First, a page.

Data for this analysis came from two sources: mandatory, statewide laboratory reporting and the hospital discharge database. Data are reported twice yearly, and at the time of publication, inpatient data were available from 2004 through the end of 2007. Hospitalized cases with a primary, secondary, or any diagnosis of International Classification of Diseases, Ninth Revision code 487 (influenza) or any 487 sub-code (influenza with pneumonia or other respiratory manifestations) were included in the study. Both sources of data are part of a passive surveillance system in which people who are ill seek medical attention and medical providers report encounters to ADHS.

We retrospectively identified all reported cases of influenza in Arizona comprising 13,798 laboratory reported cases and 13,250 hospital discharge cases from the fall of 2004 to the spring of 2008. Because case definitions and data collection methods are substantially different for the two datasets, they were analyzed separately. We examined the data for three two-week time periods in each year: the two weeks before, during, and after scheduled winter breaks, considered the mode holiday closure period statewide, determined according to the Arizona Department of Education's school district-specific academic calendars. The dates for laboratory data were based on the date each case was reported to ADHS, and hospital data were dated with the date of admission. Dates for the beginning and end of each two-week period were then moved three days later to account for the average 72-hour incubation period of respiratory viruses including influenza.6 All diagnoses made during the included dates were used in the study, including weekends and public holidays.

Influenza cases were then stratified by age to reflect those assumed to have been exposed to the social distancing provided by school closure over the winter holidays (with school-age children in this context being children aged 5–17 years) and those not exposed to such population-wide distancing (e.g., those aged ≤4 years and ≥18 years at the time of diagnosis). The number of annual cases and the number of cases during the six-week period of interest for each year are shown in Table 1, along with the unadjusted dates used for each of the four years. We excluded cases of unknown age (4.1% of the laboratory data and none of the hospital data).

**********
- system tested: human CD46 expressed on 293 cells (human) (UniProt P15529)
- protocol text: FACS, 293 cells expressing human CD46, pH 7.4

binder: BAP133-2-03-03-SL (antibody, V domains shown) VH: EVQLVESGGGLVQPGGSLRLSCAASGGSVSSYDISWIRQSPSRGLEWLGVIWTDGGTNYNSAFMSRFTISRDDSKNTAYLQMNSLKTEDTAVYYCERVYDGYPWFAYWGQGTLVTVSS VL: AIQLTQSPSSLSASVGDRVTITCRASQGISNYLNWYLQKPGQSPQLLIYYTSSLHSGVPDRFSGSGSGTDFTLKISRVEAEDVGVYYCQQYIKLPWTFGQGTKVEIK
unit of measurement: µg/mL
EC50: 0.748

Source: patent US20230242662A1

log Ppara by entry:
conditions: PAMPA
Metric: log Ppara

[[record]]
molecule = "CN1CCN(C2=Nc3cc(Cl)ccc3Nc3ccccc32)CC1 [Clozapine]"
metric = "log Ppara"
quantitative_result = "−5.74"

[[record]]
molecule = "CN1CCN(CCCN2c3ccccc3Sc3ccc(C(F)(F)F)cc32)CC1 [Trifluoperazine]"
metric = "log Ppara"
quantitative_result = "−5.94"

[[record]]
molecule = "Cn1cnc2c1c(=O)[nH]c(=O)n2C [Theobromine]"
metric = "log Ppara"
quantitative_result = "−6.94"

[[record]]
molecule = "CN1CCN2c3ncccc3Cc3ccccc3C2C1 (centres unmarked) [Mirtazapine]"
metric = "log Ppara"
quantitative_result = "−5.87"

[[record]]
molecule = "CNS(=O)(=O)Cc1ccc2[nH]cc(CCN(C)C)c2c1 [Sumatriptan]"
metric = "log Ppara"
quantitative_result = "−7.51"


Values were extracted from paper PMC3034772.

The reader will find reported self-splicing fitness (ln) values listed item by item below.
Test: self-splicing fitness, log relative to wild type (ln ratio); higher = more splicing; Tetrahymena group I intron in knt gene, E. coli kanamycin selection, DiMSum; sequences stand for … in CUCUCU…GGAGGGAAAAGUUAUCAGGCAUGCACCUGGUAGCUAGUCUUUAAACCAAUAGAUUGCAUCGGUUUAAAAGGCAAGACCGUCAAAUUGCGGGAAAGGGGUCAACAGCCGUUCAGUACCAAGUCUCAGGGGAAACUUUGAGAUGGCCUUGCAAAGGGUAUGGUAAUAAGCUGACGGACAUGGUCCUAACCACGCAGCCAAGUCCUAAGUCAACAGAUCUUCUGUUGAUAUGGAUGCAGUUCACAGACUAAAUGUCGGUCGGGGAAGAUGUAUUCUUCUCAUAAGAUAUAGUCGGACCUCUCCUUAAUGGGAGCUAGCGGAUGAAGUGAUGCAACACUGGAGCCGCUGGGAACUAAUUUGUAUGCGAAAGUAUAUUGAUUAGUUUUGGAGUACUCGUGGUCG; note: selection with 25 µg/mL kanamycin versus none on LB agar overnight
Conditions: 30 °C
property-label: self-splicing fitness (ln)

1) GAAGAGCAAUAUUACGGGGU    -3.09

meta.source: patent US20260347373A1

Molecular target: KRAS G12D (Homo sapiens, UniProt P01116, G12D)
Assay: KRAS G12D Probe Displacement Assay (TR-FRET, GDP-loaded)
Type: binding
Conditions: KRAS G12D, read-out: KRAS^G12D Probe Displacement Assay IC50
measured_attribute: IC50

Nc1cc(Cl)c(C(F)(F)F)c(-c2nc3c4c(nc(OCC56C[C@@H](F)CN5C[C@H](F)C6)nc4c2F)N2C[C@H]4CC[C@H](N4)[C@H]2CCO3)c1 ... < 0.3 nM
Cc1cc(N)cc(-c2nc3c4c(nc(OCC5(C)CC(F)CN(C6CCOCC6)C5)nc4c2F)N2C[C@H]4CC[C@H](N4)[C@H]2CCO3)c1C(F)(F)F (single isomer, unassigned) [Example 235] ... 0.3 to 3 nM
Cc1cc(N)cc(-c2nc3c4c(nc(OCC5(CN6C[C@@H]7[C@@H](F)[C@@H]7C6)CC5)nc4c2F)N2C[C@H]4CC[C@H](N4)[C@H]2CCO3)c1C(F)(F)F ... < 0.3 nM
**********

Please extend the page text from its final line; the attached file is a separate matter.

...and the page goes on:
Table 1.
Influenza cases in Arizona by year and data source

Although each six-week period of interest fell within the same general time period in each influenza season, from early December of each year to late January of the following year, this six-week period did not fall within the same phase of each year's influenza season. While the first culture-confirmed cases are identified each year in October or November, the peak influenza activity each season varies greatly. Influenza activity in 2004–2005, 2006–2007, and 2007–2008 increased greatly after the time period in question and peaked much later in the season. Therefore, there were relatively few cases around school closures for the holidays. The influenza activity in 2005–2006 in Arizona peaked during the six-week period analyzed for the study, which was much earlier than in other years. The population studied for 2005–2006 included nearly 4,000 influenza cases—more than five times that of any of the other three school years—and comprised 76% of the total laboratory-reported influenza cases for that year. There were no known changes in case definitions or reporting requirements during the four years.

To assess the impact of school closures on school-age children, we compared the rates of influenza diagnoses of school-age children in each time period to the rates of influenza diagnoses for all adults and non-school-age children in the same time period. The incidence of influenza for each group in each year was determined for laboratory-confirmed influenza cases and hospital diagnoses using age-specific annual population denominators from the ADHS Vital Statistics Office.13 Rates for each period of interest were obtained by taking daily age-specific cases for the two-week period and calculating the mean age-specific incidence for that period, represented as the mean number of cases per that two-week time period per one million people.